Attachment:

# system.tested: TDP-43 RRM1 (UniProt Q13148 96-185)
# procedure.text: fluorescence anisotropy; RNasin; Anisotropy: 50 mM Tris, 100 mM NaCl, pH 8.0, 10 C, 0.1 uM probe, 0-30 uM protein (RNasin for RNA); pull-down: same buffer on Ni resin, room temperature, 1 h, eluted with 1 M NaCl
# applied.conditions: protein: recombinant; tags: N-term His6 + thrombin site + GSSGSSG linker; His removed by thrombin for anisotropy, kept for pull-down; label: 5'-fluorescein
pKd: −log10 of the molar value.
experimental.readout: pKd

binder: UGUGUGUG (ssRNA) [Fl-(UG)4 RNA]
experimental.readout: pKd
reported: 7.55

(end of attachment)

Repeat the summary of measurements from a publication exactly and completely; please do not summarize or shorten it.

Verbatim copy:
# system.tested: TDP-43 RRM1 (UniProt Q13148 96-185)
# procedure.text: fluorescence anisotropy; RNasin; Anisotropy: 50 mM Tris, 100 mM NaCl, pH 8.0, 10 C, 0.1 uM probe, 0-30 uM protein (RNasin for RNA); pull-down: same buffer on Ni resin, room temperature, 1 h, eluted with 1 M NaCl
# applied.conditions: protein: recombinant; tags: N-term His6 + thrombin site + GSSGSSG linker; His removed by thrombin for anisotropy, kept for pull-down; label: 5'-fluorescein
pKd: −log10 of the molar value.
experimental.readout: pKd

binder: UGUGUGUG (ssRNA) [Fl-(UG)4 RNA]
experimental.readout: pKd
reported: 7.55